Slopestyle added to 2014 Games 

Second alpine snowboarding event confirmed

The International Olympic Committee confirmed this week that the sport of ski and snowboard slopestyle can be added to the schedule of the 2014 Winter Games in Sochi, Russia, adding four new medal events with both men and women competing.

As well, they confirmed a second alpine snowboarding event with men's and women's parallel slalom to accompany the parallel giant slalom.

The sport of ski halfpipe was added back in April but the IOC deferred its decision on slopestyle until the organization could confirm that the organizing committee in Russia could supply the required venue. Unlike halfpipe, which is already in use for snowboarding, slopestyle requires a dedicated area of the mountain to place different types of jumps, rails and other park riding features. As the host responsible for housing and securing athletes, Russia also has the final word on whether to include new events or not.

"We are very pleased with the addition of ski and snowboard slopestyle and snowboard special slalom in the Olympic Winter Games program," said IOC president Jacques Rogge on Monday, July 4. "Such events provide great entertainment for the spectators and add further youthful appeal to our already action-packed lineup of Olympic winter sports. We look forward to welcoming all the athletes to Sochi in 2014."

Back in April, the IOC also confirmed that women's ski jumping, biathlon mixed relay, a figure skating team event and a luge team relay would be on the 2014 calendar.

The announcements were good news for Canada, which has solid contenders in ski and snowboard slopestyle.

In snowboarding, Sebastien Toutant of Quebec - who was in Whistler on the weekend where he finished second in the Billabong Ante Big Air - is the current Winter X Games slopestyle champion and one of the top-ranked slopestyle riders in the world.

On the women's side, Whistler's Spencer O'Brien placed 10th at Winter X Games.

As for skiers, Canada has solid contenders on both the men's and women's side of the field. The top men include the Gagnier brothers, Vincent and Charles, Phil Casabon, T.J. Schiller and J.F. Houle among others. On the women's side, Kaya Turski is the X Games ski slopestyle champion and was second in the FIS World Championships. Other contenders include Dania Assaly, Kim Lamarre, Maude Raymond and even Pemberton's Yuki Tsubota, who placed sixth in the World Skiing Invitational this year.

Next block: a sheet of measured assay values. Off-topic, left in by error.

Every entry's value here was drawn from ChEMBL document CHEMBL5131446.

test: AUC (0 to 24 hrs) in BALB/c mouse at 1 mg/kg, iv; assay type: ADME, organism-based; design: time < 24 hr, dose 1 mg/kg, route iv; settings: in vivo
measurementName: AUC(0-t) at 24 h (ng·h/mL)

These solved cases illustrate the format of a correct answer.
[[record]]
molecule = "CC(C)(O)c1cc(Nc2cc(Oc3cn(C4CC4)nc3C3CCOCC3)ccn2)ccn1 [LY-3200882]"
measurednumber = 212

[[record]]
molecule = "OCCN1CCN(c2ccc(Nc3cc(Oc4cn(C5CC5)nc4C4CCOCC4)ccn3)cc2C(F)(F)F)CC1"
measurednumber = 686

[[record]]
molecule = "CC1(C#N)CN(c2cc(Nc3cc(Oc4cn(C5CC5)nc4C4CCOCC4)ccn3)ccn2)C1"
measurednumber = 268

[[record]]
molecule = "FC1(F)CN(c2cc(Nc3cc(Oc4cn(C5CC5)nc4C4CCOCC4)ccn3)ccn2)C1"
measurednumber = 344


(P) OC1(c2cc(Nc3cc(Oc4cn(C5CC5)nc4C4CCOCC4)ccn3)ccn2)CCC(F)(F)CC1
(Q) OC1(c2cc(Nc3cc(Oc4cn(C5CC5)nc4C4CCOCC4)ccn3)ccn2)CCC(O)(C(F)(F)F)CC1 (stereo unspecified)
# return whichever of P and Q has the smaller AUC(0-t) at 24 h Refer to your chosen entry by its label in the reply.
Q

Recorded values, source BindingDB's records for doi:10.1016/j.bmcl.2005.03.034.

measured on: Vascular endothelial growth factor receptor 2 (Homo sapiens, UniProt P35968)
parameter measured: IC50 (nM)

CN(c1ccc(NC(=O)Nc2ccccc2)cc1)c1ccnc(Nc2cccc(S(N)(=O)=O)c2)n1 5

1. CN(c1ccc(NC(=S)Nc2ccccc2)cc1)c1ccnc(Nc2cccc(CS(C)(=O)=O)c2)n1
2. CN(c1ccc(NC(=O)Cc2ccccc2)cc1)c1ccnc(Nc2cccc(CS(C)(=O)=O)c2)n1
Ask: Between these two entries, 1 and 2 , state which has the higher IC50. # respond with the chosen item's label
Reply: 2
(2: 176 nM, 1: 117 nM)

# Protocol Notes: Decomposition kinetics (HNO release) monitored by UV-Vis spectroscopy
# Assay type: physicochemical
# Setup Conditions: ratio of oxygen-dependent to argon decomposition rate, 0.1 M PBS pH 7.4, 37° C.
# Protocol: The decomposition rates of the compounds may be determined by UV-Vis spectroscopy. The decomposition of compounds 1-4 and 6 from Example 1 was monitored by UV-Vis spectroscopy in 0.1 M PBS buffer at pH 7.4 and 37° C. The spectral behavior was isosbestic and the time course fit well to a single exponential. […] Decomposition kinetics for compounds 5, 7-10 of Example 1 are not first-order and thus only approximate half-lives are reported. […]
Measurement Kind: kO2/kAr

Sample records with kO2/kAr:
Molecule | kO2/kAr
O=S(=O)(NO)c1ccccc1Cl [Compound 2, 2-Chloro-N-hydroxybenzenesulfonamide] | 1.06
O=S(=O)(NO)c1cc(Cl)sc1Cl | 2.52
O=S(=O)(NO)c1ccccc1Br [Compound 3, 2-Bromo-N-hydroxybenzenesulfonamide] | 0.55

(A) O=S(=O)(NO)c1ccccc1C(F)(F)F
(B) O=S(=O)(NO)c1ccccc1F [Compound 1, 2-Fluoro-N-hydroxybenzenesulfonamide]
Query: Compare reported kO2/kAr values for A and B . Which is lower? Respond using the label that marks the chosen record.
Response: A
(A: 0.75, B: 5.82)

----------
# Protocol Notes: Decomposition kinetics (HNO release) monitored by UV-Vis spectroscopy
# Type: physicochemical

In a statement, Turski said, "I'm stoked to be part of a sport that represents a younger generation that that's going to be way cool to watch during the Olympics," she said. "I think it will be an eye opener for a lot of people. I feel good about repping' Canada. I can't wait."

The Canadian Freestyle Ski Association and Canada-Snowboard released a joint statement on Monday to celebrate the decision and assure Canadians that they are ready to expand their organizations to include the slopestyle athletes.

"This is the best outcome we could have hoped for," said Peter Judge, CEO of the freestyle ski association. "Canada is one of the leading nations in this sports based on the independent commitment of athletes who have been pushing their limits in terrain parks across the country and representing Canada at international events. We have been working with the community and have already identified talent and secured Own The Podium funding to help Canadian athletes be in the best position possible in Sochi."

Steven Hills, the interim CEO for Canada-Snowboard, recognized the fact that most of the athletes have been doing it on their own leading up to the announcement.

"I have tremendous respect for the Canadian snowboard slopestyle athletes who have been out on the world pro circuit representing Canada so successfully," he said. "Their accomplishments bode well for our medal potential in Sochi. But even more than that, this development means that kids from small resorts across the country can realistically work towards an Olympic snowboard dream."

As for parallel slalom, Canada's alpine snowboard team is in a good place despite the recent retirements of Jasey Jay Anderson and Alexa Loo. Matthew Morison, Michael Lambert and Caroline Calve have all been on World Cup podiums, and there are a number of strong riders coming up the ranks.

 

 

 

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